We know all about the First Aid Kit as described for us by the Red Cross but how many of us know about the Doggy First Aid Kit?
Of course, not all pet owners are totally clueless about first aid for their pooch. In fact, there are those that have fully stocked doggy first aid kits with even a properly documented Excel spreadsheet document where they painstakingly and meticulously record every single item with dates when they were bought and when they need to be replaced. If you’re one of those people, you have our eternal respect. There’s probably nothing that we are going to say in this post that you can’t easily school us about.
But then there are those who do not have the first clue about setting up a doggy first aid kit, being their first time. If you’re one of those, relax, it’s you we’re here for. This article will give you everything you need to know about setting up a doggy first aid kit plus all that needs to be in it. But this will be on one condition. You’ll set it up ASAP, right? Great. Now, let’s put together our doggy first aid kit.
Why do I need a Doggy First Aid Kit?…
…Because just like humans, dogs can get into accidents and you need to be prepared because that can be the deciding factor in whether the situation is salvaged or complicated. In extreme cases, like swallowing a toxic substance, it can even be the determining factor between whether your dog lives or dies. Your doggy first aid kit should be at home as well as with you for times when you’re going long distances such as a hike, a road trip, or camping. A veterinary hospital might be far from your location and you need to be able to manage the situation till you can get to the vet. That’s why you must compulsorily have a doggy first aid kit.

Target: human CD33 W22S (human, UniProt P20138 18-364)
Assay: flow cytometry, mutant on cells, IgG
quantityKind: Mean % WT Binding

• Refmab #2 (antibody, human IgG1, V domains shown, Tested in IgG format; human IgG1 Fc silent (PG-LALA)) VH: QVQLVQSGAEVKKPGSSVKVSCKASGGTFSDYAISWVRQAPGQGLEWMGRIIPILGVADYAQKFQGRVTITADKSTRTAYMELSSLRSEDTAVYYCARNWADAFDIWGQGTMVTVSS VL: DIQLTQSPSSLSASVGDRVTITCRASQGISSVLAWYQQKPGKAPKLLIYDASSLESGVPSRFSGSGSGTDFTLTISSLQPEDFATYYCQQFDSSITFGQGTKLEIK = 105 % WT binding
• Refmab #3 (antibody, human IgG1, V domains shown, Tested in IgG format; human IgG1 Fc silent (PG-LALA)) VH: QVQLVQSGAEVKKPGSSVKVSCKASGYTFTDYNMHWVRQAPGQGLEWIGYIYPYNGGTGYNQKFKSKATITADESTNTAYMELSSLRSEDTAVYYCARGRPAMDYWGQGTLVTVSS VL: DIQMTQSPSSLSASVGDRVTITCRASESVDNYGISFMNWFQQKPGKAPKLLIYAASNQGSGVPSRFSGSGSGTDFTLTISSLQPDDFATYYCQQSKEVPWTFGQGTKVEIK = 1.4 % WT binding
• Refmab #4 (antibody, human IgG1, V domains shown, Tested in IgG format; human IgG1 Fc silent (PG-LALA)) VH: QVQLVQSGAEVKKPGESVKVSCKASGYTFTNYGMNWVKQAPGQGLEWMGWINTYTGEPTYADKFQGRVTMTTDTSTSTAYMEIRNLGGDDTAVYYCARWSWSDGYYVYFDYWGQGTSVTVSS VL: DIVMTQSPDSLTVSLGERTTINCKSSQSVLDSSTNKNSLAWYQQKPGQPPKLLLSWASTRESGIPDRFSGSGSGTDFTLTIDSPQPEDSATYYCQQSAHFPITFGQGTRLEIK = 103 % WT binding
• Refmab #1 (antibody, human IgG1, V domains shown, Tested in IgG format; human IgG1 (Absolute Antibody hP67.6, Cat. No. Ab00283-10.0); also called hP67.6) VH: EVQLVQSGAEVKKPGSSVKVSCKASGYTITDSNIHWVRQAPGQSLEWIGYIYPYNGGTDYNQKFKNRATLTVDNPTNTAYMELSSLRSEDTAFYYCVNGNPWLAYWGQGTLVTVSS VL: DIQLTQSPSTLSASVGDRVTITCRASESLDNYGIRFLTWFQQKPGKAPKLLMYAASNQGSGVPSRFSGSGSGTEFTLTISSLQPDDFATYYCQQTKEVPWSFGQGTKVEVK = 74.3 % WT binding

What Should your Doggy First Aid Kit Contain?
- Paperwork: Your doggy first aid kit must contain all his health records, vaccination records, as well as emergency phone numbers. The last thing you want to do is to start looking for these documents in the case of an emergency especially because you won’t be in the best frame of mind. If you’re leaving your dog with a sitter or a friend, then ensure that the person knows where these documents are
- Hydrogen Peroxide: Dogs are adventurous, just like babies and sometimes they can take in something into their mouths that they aren’t meant to. Many times, this “something” might even be toxic. If that happens, then you need to induce vomiting by administering hydrogen peroxide. But before you do this, you must be sure you know how to do it properly. Ensure that you have met with your vet and gotten proper instructions on inducing vomiting before trying it out on your dog so you don’t complicate issues. You want to learn this ideally before an accident occurs and you have to do it. A crisis is not the best situation you want to learn such things. In fact, makes sure you have a hard copy of the instructions and don’t depend on the internet, anything can happen and access the internet or electricity could get cut off